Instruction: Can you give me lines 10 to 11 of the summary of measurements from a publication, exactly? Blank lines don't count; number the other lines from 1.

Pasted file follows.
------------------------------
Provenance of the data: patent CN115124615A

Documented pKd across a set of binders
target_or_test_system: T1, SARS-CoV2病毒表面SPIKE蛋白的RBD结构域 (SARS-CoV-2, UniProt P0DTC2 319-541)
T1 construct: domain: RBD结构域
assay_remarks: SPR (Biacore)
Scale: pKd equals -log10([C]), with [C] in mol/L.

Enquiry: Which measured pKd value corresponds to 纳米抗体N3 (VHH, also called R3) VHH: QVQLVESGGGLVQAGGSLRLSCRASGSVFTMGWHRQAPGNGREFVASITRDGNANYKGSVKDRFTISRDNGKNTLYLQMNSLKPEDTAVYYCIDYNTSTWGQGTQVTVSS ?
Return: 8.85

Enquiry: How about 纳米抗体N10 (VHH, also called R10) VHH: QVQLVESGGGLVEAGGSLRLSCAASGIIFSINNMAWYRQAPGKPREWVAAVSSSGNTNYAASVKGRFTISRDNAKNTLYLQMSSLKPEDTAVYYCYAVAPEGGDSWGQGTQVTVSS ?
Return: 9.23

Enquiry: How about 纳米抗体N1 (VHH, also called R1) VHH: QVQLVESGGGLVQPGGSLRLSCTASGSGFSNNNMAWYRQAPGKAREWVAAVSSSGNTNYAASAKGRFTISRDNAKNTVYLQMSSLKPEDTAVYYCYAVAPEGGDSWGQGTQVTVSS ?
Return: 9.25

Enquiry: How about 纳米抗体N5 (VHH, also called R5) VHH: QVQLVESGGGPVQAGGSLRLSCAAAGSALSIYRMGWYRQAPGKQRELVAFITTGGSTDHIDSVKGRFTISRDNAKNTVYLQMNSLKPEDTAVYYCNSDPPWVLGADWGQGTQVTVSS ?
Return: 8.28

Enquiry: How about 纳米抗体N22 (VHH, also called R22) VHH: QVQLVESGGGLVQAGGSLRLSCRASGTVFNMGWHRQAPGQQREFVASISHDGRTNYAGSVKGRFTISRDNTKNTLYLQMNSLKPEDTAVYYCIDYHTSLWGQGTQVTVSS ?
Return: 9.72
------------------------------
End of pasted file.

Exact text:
Return: 9.23

Enquiry: How about 纳米抗体N1 (VHH, also called R1) VHH: QVQLVESGGGLVQPGGSLRLSCTASGSGFSNNNMAWYRQAPGKAREWVAAVSSSGNTNYAASAKGRFTISRDNAKNTVYLQMSSLKPEDTAVYYCYAVAPEGGDSWGQGTQVTVSS ?